- Social Engineering: The art of manipulating the masses so that they divulge sensitive information is known as social engineering. Eugenics is used by criminals since it is generally easier to attack your organic hard time trusting than it is to figure out how to spoof your device.
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Types of Hackers
A hacker is a person who solves a technical issue by using a computer, networking, or even other abilities. Anyone who uses their skills to gain access to a system or network in application to break laws is referred to as a hacker.
There are different types of hackers:
1. White Hat Hackers
On the dark web, these are the right people who come to our aid. White hat hackers, also known as ethical hackers, are cybersecurity experts who assist the government and businesses by performing penetration testing and identifying security flaws. Ethical hackers use a variety of techniques to protect themselves from black hat hackers and other cybercriminals. They break into our system with the good intention of finding vulnerabilities and assisting you in removing viruses and malware.
2. Black Hat Hackers
These days, black hat hackers are the main perpetrators of cybercrime. The majority of the time, the agenda of a black hat hacker is monetary. These hackers look for flaws in individual computers in businesses and banking systems. They can hack into your network and gain access to your personal, business, and financial information by exploiting any loopholes they find.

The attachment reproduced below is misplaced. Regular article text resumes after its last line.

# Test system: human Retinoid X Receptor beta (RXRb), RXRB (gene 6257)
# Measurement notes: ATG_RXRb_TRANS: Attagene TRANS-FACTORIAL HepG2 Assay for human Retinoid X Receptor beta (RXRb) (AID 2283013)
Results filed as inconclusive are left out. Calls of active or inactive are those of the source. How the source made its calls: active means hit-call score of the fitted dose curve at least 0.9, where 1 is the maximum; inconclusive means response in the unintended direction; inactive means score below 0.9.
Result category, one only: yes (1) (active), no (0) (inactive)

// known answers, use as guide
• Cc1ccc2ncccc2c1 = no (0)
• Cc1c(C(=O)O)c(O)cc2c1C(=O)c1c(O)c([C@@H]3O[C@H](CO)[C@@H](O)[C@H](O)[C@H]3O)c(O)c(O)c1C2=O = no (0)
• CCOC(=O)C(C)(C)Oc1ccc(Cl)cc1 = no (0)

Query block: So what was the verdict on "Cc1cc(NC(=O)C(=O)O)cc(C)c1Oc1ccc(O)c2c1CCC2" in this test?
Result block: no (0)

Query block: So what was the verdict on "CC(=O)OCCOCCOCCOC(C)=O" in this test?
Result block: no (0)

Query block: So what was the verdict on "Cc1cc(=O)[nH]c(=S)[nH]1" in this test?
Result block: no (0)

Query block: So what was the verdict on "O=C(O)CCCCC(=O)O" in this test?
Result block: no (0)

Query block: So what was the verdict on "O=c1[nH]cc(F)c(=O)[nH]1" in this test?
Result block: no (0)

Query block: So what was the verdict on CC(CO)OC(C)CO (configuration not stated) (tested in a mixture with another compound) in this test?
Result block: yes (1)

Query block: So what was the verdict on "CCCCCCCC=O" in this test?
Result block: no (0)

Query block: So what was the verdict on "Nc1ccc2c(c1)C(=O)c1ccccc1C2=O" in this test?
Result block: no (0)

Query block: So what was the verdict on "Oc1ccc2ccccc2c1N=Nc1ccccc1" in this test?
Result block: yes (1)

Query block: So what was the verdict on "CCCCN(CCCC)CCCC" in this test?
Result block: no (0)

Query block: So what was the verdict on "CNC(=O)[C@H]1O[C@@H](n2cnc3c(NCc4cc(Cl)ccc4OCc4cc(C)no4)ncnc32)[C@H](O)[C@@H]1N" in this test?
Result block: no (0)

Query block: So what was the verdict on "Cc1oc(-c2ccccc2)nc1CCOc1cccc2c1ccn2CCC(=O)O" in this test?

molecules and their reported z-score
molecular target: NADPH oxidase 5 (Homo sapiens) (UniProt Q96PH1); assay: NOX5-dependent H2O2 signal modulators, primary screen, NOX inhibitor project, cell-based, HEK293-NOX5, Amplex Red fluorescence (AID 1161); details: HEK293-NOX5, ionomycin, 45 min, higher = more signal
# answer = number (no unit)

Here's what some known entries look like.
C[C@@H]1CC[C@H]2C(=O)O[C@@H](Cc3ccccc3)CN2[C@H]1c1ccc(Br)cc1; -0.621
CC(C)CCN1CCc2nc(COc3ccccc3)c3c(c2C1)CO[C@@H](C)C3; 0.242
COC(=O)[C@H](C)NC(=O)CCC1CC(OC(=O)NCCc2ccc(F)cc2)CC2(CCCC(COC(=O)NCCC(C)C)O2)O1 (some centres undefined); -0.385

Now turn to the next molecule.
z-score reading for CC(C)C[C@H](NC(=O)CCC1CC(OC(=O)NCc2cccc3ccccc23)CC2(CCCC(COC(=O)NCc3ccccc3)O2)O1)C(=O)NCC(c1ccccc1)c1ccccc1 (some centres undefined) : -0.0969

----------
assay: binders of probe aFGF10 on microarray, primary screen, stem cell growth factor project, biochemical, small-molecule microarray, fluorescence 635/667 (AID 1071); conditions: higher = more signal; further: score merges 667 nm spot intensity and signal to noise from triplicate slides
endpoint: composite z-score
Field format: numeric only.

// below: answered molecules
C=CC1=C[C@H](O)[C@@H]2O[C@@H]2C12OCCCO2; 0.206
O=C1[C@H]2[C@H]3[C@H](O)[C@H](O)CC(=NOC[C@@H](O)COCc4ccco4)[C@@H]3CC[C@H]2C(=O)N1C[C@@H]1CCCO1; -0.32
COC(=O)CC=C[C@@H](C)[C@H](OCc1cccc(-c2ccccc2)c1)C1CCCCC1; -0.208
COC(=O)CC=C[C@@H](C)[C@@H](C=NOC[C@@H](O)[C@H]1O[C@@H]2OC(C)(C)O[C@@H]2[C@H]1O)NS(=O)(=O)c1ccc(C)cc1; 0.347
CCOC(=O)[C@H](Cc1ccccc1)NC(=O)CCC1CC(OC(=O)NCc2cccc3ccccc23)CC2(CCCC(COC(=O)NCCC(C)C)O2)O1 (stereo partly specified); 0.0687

3. Grey Hat Hackers
Grey Hat Hackers fall in between white and black hat hackers. Grey hat hackers may not use their skills for personal gain, they can however have both good and bad intentions. For instance, a hacker who hacks into an organization and finds some vulnerability may leak it over the internet or inform the organization about it. Nevertheless, as soon as hackers use their hacking skills for personal gain they become black hat hackers.
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Importance of Ethical Hacking
Let’s understand why Ethical Hacking or penetration testing is such an important field. For this, we need to understand some of the many use cases and types of Ethical Hacking. Here are a few of them:
- Testing password strength
- Ensuring security settings and privilege levels in the domain account and database administration by testing out exploits
- Penetration testing after every software update/upgrade or after adding a new security patch
- Ensuring that data communication channels cannot be intercepted
- Testing validity of authentication protocols
- Ensuring security features in applications, which protect organizational and user databases
- Defense against denial-of-service attacks
- Network security and testing of anti-intrusion features